Here’s the thing.
I’m not a “Solutions Provider” or an “API Architect” or any of the other IT related positions who stand to gain a substantial amount of business when BYOD get’s implemented in the Enterprise.
Amazingly enough, these types of “journalists” are the guys who are writing a vast majority of the ‘Pro-BYOD’ related blogs that are out there in droves right now.
These guys are sharks who smell blood so of course they’re going to be all for BYOD in the Enterprise and praising the wonders of it and scoffing at all those who are against the idea.
Me, I’m one of the poor bastards who would actually have to support, troubleshoot, and maintain a BYOD implementation. I’m a Network Administrator who actually “get’s his hands dirty”. I’m out there in the trenches, dealing with everything from basic Desktop Support issues on up. Luckily, due to security related issues where I work, we will almost without any doubt never implement any kind of BYOD environment. Quite the opposite here actually.
However, I still see things from the side of the people who support infrastructures once they’re implemented unlike these guys who would do the implementation and then wash their hands and walk away. Either that or they would charge a staggering rate to act as Consultants to support the BYOD implementation that they pushed for.
Since I am a Support IT person I can see several reasons to back up why I am highly against BYOD.
Do you really want any number of possible different combinations of Smartphones, Laptops, Tablets, etc. etc. in your Enterprise?
Do you really want to become skilled enough to support every possible issue that could arise on dozens of different types of devices? Bugs, Hardware failures, Patch Management, Software installation quirks, compatibility issues, the list is practically endless. Even down to the petty grade school crap of one user who might have a personal device that is better than another user in the same position’s device and now you get to listen to them whine about it. It’s bad enough now when all we do is offer a decent choice of certain devices to choose from.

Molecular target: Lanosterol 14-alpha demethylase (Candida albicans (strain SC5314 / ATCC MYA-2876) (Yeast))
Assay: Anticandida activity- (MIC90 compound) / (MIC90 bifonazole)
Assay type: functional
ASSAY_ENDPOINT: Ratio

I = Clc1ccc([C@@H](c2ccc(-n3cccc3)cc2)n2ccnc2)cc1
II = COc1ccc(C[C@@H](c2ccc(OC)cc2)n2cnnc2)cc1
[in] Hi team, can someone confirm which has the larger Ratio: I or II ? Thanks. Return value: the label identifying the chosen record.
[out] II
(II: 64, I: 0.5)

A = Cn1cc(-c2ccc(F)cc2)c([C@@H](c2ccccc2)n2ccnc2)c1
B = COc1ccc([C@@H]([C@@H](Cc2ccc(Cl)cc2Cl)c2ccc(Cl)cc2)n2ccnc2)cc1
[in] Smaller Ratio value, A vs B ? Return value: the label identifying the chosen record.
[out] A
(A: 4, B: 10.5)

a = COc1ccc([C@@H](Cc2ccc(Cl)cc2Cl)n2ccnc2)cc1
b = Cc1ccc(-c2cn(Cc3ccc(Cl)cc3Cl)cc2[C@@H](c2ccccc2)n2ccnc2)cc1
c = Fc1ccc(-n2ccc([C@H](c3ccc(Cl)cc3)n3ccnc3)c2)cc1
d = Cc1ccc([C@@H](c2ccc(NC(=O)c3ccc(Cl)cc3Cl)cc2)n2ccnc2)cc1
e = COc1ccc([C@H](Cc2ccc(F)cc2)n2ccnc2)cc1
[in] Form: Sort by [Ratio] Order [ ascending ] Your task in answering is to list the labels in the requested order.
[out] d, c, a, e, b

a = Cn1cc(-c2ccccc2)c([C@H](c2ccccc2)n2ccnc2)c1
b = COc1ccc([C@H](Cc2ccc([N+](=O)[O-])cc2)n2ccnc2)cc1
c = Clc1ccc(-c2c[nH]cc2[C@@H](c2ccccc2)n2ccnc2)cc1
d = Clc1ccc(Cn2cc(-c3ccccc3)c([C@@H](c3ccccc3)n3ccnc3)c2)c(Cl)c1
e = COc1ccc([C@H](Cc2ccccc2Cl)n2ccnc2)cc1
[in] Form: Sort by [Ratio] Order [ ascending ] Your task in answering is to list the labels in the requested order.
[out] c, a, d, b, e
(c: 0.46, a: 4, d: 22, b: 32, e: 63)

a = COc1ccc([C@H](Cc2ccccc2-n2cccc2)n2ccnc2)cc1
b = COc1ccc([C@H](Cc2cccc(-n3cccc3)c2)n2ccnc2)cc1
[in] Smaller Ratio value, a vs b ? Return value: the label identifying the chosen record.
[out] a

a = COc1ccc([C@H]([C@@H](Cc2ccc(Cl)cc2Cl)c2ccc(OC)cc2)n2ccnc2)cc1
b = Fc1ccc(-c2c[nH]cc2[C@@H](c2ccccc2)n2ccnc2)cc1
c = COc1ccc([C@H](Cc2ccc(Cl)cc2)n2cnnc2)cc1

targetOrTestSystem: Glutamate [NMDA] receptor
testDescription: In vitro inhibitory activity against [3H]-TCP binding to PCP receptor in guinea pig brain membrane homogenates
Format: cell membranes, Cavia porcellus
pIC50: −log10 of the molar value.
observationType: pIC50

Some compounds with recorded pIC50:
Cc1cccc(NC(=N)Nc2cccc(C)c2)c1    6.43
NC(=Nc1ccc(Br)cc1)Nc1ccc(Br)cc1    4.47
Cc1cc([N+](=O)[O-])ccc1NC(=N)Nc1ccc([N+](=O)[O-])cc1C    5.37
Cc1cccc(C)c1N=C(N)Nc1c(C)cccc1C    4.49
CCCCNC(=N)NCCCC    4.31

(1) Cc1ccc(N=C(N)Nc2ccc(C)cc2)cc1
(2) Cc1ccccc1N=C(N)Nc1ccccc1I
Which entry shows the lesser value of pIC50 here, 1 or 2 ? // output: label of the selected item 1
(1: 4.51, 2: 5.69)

There’s also a certain look of professionalism when all the systems in your company match and look like there was obvious thought put into their implementation.
My answer, hell no.
Ugh, where do I start? Viruses, Malware, Tracking Cookies from individual’s internet surfing outside the company, any number of possible Crapware installations. Just exactly how far does a company’s authority to enforce activity on an employee’s personal equipment go? Do you really want to deal with the endless different issues that can arise from personally owned equipment being used on your business network? Should IT really be responsible for cleaning up malware infestations on systems that don’t even belong to the company?
Then there’s also the angle of intellectual property? So your company deals with some kind of sensitive information and this user has lots of it on their laptop? Their laptop gets stolen or that user gets fired or laid off. Now what? If you have a legal team I’m sure they’re going to love dealing with the manure storm that can arise in that situation.
At least if the device is company owned there is an assumed liability already and controls to prevent that kind of thing can safely be implemented without the user having any real say over it. If something is owned by the company then decisions that are best for the company can be made much easier concerning the use of said device.
Ok, so your user accidentally drops their laptop down 3 flights of stairs. Their personal device is now in pieces all over the lobby? Now what?
Does the company now buy this user a brand new replacement device? Refuse, and the user sues over it’s loss since they were on company property doing company work on their personally owned device.
Chances are high this new device will be better than the one that was broken since gadgets update so quickly. So now the business buys a replacement? What happens when the user leaves the employ of this business? The cost of that device is now lost and this user now has a nice shiny new device paid for by the company.
There are potentially dozens of other reasons to add to this list and each one can have dozens of different little sub-categories of reasons within in them. Enough to turn this blog entry into an Encyclopedia. I think the basis of my opinion is made well enough with just these three.
While BYOD may be an excellent choice for small companies that don’t have the resources to have an on staff IT department saying BYOD is inevitable for the Enterprise is simply ludicrous.